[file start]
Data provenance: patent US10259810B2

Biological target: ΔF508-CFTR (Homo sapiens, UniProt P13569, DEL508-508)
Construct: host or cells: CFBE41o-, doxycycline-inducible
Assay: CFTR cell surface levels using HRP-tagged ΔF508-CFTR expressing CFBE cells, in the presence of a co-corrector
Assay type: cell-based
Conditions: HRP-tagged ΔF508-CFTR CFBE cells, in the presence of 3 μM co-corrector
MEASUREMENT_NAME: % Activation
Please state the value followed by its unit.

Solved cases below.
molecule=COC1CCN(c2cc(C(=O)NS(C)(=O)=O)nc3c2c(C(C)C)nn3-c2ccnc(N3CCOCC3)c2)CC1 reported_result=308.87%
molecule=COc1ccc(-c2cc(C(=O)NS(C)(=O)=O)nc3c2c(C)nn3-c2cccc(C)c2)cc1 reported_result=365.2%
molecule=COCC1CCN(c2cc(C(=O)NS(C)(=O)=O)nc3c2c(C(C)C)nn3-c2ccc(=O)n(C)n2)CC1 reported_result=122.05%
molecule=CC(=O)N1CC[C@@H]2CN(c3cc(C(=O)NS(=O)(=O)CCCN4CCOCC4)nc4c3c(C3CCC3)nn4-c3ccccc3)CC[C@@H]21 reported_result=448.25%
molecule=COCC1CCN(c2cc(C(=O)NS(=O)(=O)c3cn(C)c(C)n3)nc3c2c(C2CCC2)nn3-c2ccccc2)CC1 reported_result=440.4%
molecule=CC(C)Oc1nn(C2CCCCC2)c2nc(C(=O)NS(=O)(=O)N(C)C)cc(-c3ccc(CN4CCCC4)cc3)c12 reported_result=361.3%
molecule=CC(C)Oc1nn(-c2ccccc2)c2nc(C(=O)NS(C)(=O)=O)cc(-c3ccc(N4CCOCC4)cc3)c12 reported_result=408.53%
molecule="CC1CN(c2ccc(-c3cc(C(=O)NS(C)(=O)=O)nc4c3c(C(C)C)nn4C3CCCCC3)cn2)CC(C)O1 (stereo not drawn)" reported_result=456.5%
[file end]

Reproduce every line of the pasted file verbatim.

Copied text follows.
Data provenance: patent US10259810B2

Biological target: ΔF508-CFTR (Homo sapiens, UniProt P13569, DEL508-508)
Construct: host or cells: CFBE41o-, doxycycline-inducible
Assay: CFTR cell surface levels using HRP-tagged ΔF508-CFTR expressing CFBE cells, in the presence of a co-corrector
Assay type: cell-based
Conditions: HRP-tagged ΔF508-CFTR CFBE cells, in the presence of 3 μM co-corrector
MEASUREMENT_NAME: % Activation
Please state the value followed by its unit.

Solved cases below.
molecule=COC1CCN(c2cc(C(=O)NS(C)(=O)=O)nc3c2c(C(C)C)nn3-c2ccnc(N3CCOCC3)c2)CC1 reported_result=308.87%
molecule=COc1ccc(-c2cc(C(=O)NS(C)(=O)=O)nc3c2c(C)nn3-c2cccc(C)c2)cc1 reported_result=365.2%
molecule=COCC1CCN(c2cc(C(=O)NS(C)(=O)=O)nc3c2c(C(C)C)nn3-c2ccc(=O)n(C)n2)CC1 reported_result=122.05%
molecule=CC(=O)N1CC[C@@H]2CN(c3cc(C(=O)NS(=O)(=O)CCCN4CCOCC4)nc4c3c(C3CCC3)nn4-c3ccccc3)CC[C@@H]21 reported_result=448.25%
molecule=COCC1CCN(c2cc(C(=O)NS(=O)(=O)c3cn(C)c(C)n3)nc3c2c(C2CCC2)nn3-c2ccccc2)CC1 reported_result=440.4%
molecule=CC(C)Oc1nn(C2CCCCC2)c2nc(C(=O)NS(=O)(=O)N(C)C)cc(-c3ccc(CN4CCCC4)cc3)c12 reported_result=361.3%
molecule=CC(C)Oc1nn(-c2ccccc2)c2nc(C(=O)NS(C)(=O)=O)cc(-c3ccc(N4CCOCC4)cc3)c12 reported_result=408.53%
molecule="CC1CN(c2ccc(-c3cc(C(=O)NS(C)(=O)=O)nc4c3c(C(C)C)nn4C3CCCCC3)cn2)CC(C)O1 (stereo not drawn)" reported_result=456.5%